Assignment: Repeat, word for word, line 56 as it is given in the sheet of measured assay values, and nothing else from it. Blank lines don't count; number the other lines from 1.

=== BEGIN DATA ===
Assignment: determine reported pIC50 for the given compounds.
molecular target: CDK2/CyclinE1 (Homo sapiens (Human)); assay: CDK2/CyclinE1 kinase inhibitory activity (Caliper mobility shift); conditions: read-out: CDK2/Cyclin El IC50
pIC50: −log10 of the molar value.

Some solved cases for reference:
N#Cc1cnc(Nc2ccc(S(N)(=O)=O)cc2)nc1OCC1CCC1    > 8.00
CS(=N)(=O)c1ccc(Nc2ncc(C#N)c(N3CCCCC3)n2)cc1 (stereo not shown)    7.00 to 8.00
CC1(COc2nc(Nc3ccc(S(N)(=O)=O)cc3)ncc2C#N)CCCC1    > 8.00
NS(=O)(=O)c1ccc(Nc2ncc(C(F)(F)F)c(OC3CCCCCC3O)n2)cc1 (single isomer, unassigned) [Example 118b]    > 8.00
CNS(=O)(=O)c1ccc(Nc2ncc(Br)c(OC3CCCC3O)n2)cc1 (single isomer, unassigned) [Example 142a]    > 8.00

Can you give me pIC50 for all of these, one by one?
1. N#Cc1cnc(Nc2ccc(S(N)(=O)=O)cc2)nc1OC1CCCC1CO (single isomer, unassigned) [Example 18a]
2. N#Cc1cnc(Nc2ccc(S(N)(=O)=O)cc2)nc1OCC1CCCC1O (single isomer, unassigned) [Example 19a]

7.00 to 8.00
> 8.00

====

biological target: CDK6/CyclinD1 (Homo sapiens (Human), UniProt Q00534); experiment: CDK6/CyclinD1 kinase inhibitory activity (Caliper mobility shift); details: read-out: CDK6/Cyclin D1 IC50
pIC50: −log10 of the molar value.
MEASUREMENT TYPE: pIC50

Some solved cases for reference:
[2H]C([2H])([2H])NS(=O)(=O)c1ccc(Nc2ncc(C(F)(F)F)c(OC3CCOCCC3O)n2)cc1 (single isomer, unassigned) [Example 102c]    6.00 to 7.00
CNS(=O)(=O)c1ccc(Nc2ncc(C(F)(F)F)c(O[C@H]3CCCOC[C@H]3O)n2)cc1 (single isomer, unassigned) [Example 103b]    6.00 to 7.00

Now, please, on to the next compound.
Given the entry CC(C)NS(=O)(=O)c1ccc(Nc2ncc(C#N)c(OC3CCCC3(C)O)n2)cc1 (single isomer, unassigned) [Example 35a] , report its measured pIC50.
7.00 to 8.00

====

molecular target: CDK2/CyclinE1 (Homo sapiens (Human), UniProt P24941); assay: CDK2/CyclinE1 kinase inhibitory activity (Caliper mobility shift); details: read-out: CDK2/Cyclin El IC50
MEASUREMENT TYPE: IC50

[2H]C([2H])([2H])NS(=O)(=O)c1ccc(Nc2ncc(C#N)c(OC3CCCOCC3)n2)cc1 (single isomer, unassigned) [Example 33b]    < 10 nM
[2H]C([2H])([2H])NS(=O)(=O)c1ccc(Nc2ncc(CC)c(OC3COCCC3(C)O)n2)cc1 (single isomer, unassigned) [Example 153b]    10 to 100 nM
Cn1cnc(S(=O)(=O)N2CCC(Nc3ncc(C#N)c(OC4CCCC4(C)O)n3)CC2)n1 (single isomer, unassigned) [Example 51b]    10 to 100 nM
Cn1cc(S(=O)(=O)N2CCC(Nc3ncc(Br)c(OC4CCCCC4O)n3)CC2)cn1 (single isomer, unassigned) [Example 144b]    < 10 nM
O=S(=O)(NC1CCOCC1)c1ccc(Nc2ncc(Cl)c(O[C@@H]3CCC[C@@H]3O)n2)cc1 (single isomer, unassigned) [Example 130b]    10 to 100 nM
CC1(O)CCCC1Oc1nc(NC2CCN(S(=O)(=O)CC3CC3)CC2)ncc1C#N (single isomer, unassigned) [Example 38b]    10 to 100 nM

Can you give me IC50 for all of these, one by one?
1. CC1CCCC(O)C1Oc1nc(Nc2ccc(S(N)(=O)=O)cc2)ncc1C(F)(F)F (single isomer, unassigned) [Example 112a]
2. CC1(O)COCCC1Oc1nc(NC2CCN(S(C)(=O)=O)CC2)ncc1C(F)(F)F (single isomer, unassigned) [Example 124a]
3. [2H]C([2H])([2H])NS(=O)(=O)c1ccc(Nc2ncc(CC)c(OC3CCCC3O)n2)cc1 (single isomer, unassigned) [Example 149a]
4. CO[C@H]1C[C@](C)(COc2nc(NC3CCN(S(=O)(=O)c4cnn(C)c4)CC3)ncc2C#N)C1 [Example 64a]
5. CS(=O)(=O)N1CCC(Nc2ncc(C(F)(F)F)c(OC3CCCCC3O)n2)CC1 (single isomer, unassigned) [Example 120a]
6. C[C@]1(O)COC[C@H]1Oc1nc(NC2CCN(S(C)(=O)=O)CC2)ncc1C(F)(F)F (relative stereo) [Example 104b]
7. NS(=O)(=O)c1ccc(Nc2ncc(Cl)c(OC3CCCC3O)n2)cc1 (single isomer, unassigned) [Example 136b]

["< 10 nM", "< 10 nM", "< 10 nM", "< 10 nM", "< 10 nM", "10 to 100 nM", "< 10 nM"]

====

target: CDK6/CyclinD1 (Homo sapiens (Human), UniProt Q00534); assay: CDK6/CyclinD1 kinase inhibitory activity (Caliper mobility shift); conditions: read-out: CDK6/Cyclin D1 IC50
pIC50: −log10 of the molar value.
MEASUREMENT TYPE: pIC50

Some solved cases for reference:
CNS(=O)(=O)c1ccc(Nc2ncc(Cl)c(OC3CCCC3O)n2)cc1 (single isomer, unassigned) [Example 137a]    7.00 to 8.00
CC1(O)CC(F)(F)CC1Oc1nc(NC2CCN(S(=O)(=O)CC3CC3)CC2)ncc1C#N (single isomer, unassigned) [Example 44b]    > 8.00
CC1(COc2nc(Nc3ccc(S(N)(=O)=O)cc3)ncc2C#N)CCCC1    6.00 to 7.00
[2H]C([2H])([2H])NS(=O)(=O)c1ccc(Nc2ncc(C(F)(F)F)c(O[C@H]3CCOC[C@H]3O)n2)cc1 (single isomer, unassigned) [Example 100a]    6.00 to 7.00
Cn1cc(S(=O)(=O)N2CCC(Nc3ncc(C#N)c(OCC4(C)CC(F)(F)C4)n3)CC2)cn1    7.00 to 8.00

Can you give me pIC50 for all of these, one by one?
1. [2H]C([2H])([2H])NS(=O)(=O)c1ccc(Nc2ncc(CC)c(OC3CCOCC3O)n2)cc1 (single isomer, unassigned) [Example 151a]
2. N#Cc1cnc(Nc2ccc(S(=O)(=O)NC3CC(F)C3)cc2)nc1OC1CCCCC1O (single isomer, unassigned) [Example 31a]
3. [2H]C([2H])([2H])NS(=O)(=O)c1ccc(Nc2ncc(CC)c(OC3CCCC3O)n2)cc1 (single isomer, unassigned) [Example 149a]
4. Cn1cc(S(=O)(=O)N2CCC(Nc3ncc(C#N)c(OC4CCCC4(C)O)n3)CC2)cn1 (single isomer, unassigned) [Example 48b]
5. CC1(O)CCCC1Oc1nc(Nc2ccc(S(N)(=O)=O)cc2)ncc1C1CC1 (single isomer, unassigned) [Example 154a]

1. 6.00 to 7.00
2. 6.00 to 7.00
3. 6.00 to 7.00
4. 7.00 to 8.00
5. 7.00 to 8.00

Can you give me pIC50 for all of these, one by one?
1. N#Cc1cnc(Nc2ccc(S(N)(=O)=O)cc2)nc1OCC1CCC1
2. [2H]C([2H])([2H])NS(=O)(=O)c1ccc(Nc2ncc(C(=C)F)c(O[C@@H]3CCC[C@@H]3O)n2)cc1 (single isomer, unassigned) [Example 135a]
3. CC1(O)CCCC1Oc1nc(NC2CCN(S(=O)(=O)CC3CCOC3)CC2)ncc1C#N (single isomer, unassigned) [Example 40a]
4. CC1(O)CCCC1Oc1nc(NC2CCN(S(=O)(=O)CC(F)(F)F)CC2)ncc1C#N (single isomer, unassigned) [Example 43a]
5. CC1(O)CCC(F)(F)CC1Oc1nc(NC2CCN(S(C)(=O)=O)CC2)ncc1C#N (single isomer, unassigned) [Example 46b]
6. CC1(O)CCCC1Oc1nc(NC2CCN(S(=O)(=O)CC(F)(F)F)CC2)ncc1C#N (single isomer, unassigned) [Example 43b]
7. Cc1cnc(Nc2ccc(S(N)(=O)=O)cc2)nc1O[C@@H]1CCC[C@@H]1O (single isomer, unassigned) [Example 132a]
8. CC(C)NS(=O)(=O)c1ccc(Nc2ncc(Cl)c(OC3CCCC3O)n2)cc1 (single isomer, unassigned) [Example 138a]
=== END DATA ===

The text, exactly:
3. [2H]C([2H])([2H])NS(=O)(=O)c1ccc(Nc2ncc(CC)c(OC3CCCC3O)n2)cc1 (single isomer, unassigned) [Example 149a]